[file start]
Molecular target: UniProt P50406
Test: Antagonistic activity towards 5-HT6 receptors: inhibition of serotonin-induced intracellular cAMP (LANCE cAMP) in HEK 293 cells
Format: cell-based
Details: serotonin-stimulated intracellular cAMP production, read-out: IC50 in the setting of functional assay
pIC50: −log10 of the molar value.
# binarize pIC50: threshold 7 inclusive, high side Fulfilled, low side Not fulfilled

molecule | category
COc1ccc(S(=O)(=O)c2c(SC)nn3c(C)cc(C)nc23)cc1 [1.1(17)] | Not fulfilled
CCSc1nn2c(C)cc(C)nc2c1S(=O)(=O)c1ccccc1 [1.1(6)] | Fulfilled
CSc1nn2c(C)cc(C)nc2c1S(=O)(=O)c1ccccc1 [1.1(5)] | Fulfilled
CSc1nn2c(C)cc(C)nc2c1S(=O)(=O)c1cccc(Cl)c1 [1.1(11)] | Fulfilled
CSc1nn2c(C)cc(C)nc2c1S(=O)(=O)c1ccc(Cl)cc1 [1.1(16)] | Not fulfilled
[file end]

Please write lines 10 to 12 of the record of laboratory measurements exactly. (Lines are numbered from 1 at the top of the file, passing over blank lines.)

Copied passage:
CSc1nn2c(C)cc(C)nc2c1S(=O)(=O)c1ccccc1 [1.1(5)] | Fulfilled
CSc1nn2c(C)cc(C)nc2c1S(=O)(=O)c1cccc(Cl)c1 [1.1(11)] | Fulfilled
CSc1nn2c(C)cc(C)nc2c1S(=O)(=O)c1ccc(Cl)cc1 [1.1(16)] | Not fulfilled